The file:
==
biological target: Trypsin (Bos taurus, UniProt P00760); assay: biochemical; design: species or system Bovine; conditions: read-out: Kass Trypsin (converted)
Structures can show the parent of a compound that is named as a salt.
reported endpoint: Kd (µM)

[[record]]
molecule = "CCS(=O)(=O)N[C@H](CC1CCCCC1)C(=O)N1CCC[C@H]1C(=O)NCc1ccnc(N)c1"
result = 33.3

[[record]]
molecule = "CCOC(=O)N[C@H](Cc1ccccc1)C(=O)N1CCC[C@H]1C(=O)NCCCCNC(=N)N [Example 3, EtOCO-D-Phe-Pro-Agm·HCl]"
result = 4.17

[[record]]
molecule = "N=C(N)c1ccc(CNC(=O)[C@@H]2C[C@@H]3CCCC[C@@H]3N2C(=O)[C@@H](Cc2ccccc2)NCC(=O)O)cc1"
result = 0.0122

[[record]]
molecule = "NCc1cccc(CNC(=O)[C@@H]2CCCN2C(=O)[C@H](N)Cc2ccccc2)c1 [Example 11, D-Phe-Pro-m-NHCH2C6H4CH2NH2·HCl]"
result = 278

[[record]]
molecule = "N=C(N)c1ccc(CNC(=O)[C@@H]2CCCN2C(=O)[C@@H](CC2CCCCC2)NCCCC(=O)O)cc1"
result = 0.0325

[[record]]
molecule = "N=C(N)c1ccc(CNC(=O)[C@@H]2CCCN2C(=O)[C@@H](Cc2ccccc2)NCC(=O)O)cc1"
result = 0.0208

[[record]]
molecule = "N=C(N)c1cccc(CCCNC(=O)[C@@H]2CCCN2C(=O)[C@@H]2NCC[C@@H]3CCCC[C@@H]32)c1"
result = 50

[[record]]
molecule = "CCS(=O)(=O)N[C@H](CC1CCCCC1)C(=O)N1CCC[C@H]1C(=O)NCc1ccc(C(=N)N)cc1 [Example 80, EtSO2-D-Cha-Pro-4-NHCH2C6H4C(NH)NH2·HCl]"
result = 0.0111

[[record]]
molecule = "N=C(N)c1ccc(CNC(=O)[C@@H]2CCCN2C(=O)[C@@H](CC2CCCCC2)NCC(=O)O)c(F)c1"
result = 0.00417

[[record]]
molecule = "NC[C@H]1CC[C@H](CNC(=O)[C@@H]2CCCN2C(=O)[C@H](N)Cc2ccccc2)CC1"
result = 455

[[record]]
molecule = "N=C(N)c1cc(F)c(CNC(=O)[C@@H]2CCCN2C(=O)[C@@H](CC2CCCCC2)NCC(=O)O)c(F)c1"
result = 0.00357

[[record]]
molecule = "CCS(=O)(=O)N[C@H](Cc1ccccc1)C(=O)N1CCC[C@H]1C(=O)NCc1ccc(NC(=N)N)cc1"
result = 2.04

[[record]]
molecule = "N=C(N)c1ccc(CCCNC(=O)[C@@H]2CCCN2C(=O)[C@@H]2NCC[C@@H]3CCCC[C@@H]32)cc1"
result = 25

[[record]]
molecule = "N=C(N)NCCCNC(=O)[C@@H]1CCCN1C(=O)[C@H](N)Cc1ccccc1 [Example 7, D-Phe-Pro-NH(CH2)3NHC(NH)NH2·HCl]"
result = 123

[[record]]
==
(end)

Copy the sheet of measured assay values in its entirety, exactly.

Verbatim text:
biological target: Trypsin (Bos taurus, UniProt P00760); assay: biochemical; design: species or system Bovine; conditions: read-out: Kass Trypsin (converted)
Structures can show the parent of a compound that is named as a salt.
reported endpoint: Kd (µM)

[[record]]
molecule = "CCS(=O)(=O)N[C@H](CC1CCCCC1)C(=O)N1CCC[C@H]1C(=O)NCc1ccnc(N)c1"
result = 33.3

[[record]]
molecule = "CCOC(=O)N[C@H](Cc1ccccc1)C(=O)N1CCC[C@H]1C(=O)NCCCCNC(=N)N [Example 3, EtOCO-D-Phe-Pro-Agm·HCl]"
result = 4.17

[[record]]
molecule = "N=C(N)c1ccc(CNC(=O)[C@@H]2C[C@@H]3CCCC[C@@H]3N2C(=O)[C@@H](Cc2ccccc2)NCC(=O)O)cc1"
result = 0.0122

[[record]]
molecule = "NCc1cccc(CNC(=O)[C@@H]2CCCN2C(=O)[C@H](N)Cc2ccccc2)c1 [Example 11, D-Phe-Pro-m-NHCH2C6H4CH2NH2·HCl]"
result = 278

[[record]]
molecule = "N=C(N)c1ccc(CNC(=O)[C@@H]2CCCN2C(=O)[C@@H](CC2CCCCC2)NCCCC(=O)O)cc1"
result = 0.0325

[[record]]
molecule = "N=C(N)c1ccc(CNC(=O)[C@@H]2CCCN2C(=O)[C@@H](Cc2ccccc2)NCC(=O)O)cc1"
result = 0.0208

[[record]]
molecule = "N=C(N)c1cccc(CCCNC(=O)[C@@H]2CCCN2C(=O)[C@@H]2NCC[C@@H]3CCCC[C@@H]32)c1"
result = 50

[[record]]
molecule = "CCS(=O)(=O)N[C@H](CC1CCCCC1)C(=O)N1CCC[C@H]1C(=O)NCc1ccc(C(=N)N)cc1 [Example 80, EtSO2-D-Cha-Pro-4-NHCH2C6H4C(NH)NH2·HCl]"
result = 0.0111

[[record]]
molecule = "N=C(N)c1ccc(CNC(=O)[C@@H]2CCCN2C(=O)[C@@H](CC2CCCCC2)NCC(=O)O)c(F)c1"
result = 0.00417

[[record]]
molecule = "NC[C@H]1CC[C@H](CNC(=O)[C@@H]2CCCN2C(=O)[C@H](N)Cc2ccccc2)CC1"
result = 455

[[record]]
molecule = "N=C(N)c1cc(F)c(CNC(=O)[C@@H]2CCCN2C(=O)[C@@H](CC2CCCCC2)NCC(=O)O)c(F)c1"
result = 0.00357

[[record]]
molecule = "CCS(=O)(=O)N[C@H](Cc1ccccc1)C(=O)N1CCC[C@H]1C(=O)NCc1ccc(NC(=N)N)cc1"
result = 2.04

[[record]]
molecule = "N=C(N)c1ccc(CCCNC(=O)[C@@H]2CCCN2C(=O)[C@@H]2NCC[C@@H]3CCCC[C@@H]32)cc1"
result = 25

[[record]]
molecule = "N=C(N)NCCCNC(=O)[C@@H]1CCCN1C(=O)[C@H](N)Cc1ccccc1 [Example 7, D-Phe-Pro-NH(CH2)3NHC(NH)NH2·HCl]"
result = 123

[[record]]